Iranian Revolution and Iran-Iraq War (1979 – 1988)
The 1979 revolution was a populist, nationalist, and to some extent Shi'a Islamist reaction against the government of Shah Mohammad Reza Pahlavi, a secular but autocratic pro-Western ruler. The Revolution itself involved many different groups, including the Communist Tudeh Party and the secular nationalist National Front, which both had the broadest range of support among urban Iranians, to the Islamists following the line of Khomeini, whose base of support was mostly in the rural sector.
Starting in late 1977, protests began to build. By December 1978 millions of Iranians were in the streets and the country's economy was paralyzed. The Shah left the country in mid-January 1979 and two weeks later the Ayatollah Khomeini, who had emerged as the leader of the Revolution after the murder of Dr. Ali Shariati in England, returned from exile to crowds of supporters. The final collapse of the old regime came on February 11 when royal troops were defeated by guerillas and rebel troops in armed street fighting. Iran officially became an Islamic Republic on April 1st after Iranians overwhelmingly approved a national referendum declaring the country so. Khomeini and his supporters worked to implement his vision of an Islamic state with sharia, or conservative Islamic laws, and clerical rule. Iran's unique new theocratic constitution included the post of Supreme Leader for Khomeini and his successors, and other bodies of clerics to veto new laws and vet candidates for public office.
The Iranian Revolution replaced the Shah's close relationship with America and the West with a deeply antagonistic one. On November 4, 1979, Iranian students seized US embassy personnel labeling the embassy a "den of spies" and accused its personnel of being CIA agents plotting to overthrow the revolutionary government, as the CIA had done to Mohammad Mossadegh in 1953. Khomeini did not stop the students from holding embassy employees hostage and instead supported the embassy takeover. Women, African Americans and one hostage diagnosed with multiple sclerosis were soon released, the remaining 52 were held for 444 days. The students demanded the handover of the shah in exchange for the hostages, and following the Shah's death in the summer of 1980, that the hostages be put on trial for espionage. Subsequently attempts by the U.S. administration to negotiate or rescue the remaining hostages through such methods as Operation Eagle Claw, were unsuccessful until January 1981 when the Algiers declaration was agreed upon. The U.S. promised (among other things) in the accord to release Iranian assets that had been frozen, but as of 2007 those assets still remain frozen.
Main article: Iran-Iraq War
Meanwhile, Iraqi leader Saddam Hussein decided to take advantage of what he perceived to be disorder in the wake of the Iranian Revolution and its unpopularity with Western governments. The once-strong Iranian military had been disbanded during the revolution, and with the Shah ousted, Hussein had ambitions to position himself as the new strong man of the Middle East. He also sought to expand Iraq's access to the Persian Gulf by acquiring territories that Iraq had claimed earlier from Iran during the Shah's rule. Of chief importance to Iraq was Khuzestan which not only boasted a substantial Arab population, but rich oil fields as well. On the unilateral behalf of the United Arab Emirates, the islands of Abu Musa and the Greater and Lesser Tunbs became objectives as well. With these ambitions in mind, Hussein planned a full-scale assault on Iran, boasting that his forces could reach the capital within three days. On September 22, 1980 the Iraqi army invaded Iran at Khuzestan, precipitating the Iran-Iraq War known as Saddâm's Qâdisiyyah in Iraq and the Imposed War in Iran. The attack took revolutionary Iran completely by surprise.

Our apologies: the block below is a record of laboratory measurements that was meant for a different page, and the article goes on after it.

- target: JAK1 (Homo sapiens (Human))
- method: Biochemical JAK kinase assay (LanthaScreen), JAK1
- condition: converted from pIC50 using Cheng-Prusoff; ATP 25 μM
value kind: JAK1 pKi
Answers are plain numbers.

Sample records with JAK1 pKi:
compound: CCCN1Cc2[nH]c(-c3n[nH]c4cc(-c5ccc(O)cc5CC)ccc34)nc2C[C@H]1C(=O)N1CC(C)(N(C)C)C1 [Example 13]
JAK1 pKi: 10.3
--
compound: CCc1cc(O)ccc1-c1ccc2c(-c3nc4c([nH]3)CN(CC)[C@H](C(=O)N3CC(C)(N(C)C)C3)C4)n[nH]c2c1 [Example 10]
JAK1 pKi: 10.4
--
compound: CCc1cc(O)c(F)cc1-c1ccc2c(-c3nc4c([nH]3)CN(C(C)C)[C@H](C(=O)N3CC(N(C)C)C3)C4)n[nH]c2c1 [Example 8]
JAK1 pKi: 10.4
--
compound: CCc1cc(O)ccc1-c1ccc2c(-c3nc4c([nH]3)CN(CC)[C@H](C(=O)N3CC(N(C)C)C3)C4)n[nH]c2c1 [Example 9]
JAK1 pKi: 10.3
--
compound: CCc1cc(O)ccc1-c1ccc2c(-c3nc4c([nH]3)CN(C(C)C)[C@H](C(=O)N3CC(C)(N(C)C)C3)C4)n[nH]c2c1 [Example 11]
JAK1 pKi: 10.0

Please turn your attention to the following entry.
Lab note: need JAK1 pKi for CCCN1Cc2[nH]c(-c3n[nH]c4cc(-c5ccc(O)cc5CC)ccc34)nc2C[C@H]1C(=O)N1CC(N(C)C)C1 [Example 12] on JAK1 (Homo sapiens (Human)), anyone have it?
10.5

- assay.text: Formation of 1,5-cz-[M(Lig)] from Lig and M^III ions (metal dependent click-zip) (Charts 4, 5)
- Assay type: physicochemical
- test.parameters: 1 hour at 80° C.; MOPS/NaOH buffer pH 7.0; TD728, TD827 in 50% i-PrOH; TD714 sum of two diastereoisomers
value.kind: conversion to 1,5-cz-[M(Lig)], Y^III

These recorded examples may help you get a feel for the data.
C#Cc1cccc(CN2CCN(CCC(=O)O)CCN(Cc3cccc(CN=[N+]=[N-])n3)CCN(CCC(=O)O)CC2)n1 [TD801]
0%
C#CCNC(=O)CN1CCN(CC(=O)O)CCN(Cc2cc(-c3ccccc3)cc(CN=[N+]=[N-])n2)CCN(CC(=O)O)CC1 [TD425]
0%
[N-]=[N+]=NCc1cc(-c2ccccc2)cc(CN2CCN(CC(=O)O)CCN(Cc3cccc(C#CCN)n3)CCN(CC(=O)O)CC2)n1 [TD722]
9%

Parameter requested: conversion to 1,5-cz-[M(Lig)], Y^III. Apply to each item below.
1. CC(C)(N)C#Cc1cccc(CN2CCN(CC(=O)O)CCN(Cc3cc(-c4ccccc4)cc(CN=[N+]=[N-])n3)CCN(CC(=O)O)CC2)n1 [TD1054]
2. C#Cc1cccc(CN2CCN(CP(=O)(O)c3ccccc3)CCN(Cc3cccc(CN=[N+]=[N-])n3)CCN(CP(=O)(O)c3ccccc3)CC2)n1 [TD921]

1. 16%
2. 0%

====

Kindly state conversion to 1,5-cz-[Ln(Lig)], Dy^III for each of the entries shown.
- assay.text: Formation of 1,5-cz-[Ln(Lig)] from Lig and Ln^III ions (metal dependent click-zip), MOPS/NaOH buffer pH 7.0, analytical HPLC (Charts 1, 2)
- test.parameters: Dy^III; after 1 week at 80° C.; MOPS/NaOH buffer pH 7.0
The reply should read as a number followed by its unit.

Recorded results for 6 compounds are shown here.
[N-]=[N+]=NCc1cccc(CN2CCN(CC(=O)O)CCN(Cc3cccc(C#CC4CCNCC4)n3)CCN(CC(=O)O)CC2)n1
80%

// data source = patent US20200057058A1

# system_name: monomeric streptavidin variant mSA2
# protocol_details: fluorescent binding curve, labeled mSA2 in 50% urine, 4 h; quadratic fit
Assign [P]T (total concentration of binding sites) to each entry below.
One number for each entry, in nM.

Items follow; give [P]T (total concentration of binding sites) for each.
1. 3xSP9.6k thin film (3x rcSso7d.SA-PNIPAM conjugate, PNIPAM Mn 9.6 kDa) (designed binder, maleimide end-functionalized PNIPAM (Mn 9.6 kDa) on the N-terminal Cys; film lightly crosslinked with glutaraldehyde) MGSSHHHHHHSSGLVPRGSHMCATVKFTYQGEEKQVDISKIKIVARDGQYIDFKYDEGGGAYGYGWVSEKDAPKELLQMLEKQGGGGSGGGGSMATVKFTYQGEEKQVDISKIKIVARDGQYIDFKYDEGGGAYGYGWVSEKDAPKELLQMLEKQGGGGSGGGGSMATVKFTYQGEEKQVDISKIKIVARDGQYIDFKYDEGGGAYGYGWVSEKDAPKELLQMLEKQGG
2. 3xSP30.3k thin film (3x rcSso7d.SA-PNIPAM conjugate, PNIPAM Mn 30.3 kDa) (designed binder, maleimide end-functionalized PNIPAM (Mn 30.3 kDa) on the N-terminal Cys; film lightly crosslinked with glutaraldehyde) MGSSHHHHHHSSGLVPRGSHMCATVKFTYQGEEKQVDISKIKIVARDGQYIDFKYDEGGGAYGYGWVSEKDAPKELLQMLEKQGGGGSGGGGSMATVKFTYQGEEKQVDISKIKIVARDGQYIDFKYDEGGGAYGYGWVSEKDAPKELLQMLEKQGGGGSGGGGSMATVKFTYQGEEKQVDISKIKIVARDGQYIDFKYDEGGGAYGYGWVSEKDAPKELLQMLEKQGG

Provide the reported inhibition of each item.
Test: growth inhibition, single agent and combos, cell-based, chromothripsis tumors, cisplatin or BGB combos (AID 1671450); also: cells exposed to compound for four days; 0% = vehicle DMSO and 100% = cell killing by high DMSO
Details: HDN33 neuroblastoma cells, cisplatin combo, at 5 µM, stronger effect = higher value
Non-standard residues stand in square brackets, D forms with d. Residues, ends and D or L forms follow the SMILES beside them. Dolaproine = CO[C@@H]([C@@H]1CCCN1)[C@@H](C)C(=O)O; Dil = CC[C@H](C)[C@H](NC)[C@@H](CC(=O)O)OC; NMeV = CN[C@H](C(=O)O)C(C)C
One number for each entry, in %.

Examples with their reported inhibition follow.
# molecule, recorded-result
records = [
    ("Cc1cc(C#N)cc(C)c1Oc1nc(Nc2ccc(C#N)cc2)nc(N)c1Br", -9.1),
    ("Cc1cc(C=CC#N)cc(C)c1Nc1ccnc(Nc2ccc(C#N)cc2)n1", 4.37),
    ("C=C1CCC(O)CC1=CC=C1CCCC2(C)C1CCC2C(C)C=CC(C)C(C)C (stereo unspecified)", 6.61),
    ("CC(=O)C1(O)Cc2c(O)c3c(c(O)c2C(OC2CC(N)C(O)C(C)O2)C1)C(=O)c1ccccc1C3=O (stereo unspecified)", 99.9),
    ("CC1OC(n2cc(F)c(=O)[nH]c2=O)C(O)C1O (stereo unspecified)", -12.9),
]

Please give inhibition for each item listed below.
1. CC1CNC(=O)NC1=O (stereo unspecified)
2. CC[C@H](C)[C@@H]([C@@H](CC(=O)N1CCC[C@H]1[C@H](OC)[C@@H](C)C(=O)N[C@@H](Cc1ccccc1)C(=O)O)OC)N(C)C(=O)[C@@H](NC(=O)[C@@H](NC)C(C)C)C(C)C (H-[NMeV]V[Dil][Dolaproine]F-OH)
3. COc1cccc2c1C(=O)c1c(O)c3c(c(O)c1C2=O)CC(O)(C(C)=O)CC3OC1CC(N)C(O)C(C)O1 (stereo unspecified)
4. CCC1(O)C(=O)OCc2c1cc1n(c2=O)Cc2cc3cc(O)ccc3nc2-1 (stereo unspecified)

Although Saddam Hussein's forces made several early advances, by 1982, Iranian forces managed to push the Iraqi army back into Iraq. Khomeini refused a cease-fire from Iraq, demanding huge reparation payments, an end to Saddam's rule, and that he be tried for crimes against humanity. Khomeini also sought to export his Islamic revolution westward into Iraq, especially on the majority Shi'a Arabs living in the country. The war then continued for six more years until 1988, when Khomeini, in his words, "drank the cup of poison" and accepted a truce mediated by the United Nations.
Tens of thousands of Iranian civilians and military personnel were killed when Iraq used chemical weapons in its warfare. Iraq was financially backed by Egypt, the Arab countries of the Persian Gulf, the Soviet Union and the Warsaw Pact states, the United States (beginning in 1983), France, the United Kingdom, Germany, Brazil, and the People's Republic of China (which also sold weapons to Iran). All of these countries provided intelligence, agents for chemical weapons as well as other forms of military assistance to Saddam Hussein. Iran's principal allies during the war were Syria, Libya, and North Korea.
With more than 100,000 Iranian victims of Iraq's chemical weapons during the eight-year war, Iran is the world's second-most afflicted country by weapons of mass destruction, second only to Japan. The total Iranian casualties of the war were estimated to be anywhere between 500,000 and 1,000,000. Almost all relevant international agencies have confirmed that Saddam engaged in chemical warfare to blunt Iranian human wave attacks, while unanimously announcing that Iran never used chemical weapons during the war.